We are dealing with a statute that imposes retroactive liability for damage to the environment that arose from actions that were widespread and accepted at the time they occurred, now decades in the past. Faced with this situation, the legislature had several options in dealing with the costs of compliance with current standards. The General Assembly could have imposed these costs on suppliers to the stations, as CERCLA does with hazardous waste, and as was done in implementing the lead free gasoline requirements. It could have chosen to let the losses fall where they land, leaving every citizen to whatever common law remedies, if any, are available. Or it could have regarded these costs as items to be properly absorbed either by society as a whole or by some broad segment of the economy. This could be achieved by using public funds raised by taxation or by some more targeted device such as a user fee, as in part was done in UST legislation. See ind.Code §§ 13-23-7-2 & 13-23-12-1 (1998). These policy choices were, and are, all available to the General Assembly. However, as we read the current Indiana UST Act, the legislature has not seen fit to constitute every refiner with a brand an operator of the independent station flying its flag. Neither the language of the statute nor its limited legislative history suggests that the Oil Companies who supplied the gasoline to the distribution system, without more, are operators under the Act. And practical leverage over the station owner does not suffice whether through threat by a refiner of debranding, a threat by a bank to call a loan, or any other action by a person that may be able to influence or even dictate how the station's operations are conducted, but has no actual or contractual relationship to the daily operation of the tank.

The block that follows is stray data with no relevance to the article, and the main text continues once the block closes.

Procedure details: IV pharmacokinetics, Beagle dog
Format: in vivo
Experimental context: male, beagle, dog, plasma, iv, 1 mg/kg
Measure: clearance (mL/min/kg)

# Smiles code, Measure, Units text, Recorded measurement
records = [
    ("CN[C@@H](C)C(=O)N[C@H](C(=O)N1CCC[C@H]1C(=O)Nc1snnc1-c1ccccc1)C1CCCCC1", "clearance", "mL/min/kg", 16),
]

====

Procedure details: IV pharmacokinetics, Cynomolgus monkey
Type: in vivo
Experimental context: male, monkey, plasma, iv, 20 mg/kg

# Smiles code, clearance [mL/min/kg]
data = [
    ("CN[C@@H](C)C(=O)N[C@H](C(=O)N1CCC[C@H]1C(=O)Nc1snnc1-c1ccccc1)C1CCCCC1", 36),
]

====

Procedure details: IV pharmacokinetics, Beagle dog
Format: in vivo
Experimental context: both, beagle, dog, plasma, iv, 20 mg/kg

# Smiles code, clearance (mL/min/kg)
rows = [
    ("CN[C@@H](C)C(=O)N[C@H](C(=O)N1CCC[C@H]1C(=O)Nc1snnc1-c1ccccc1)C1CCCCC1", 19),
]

D. The Legal Standard for Operator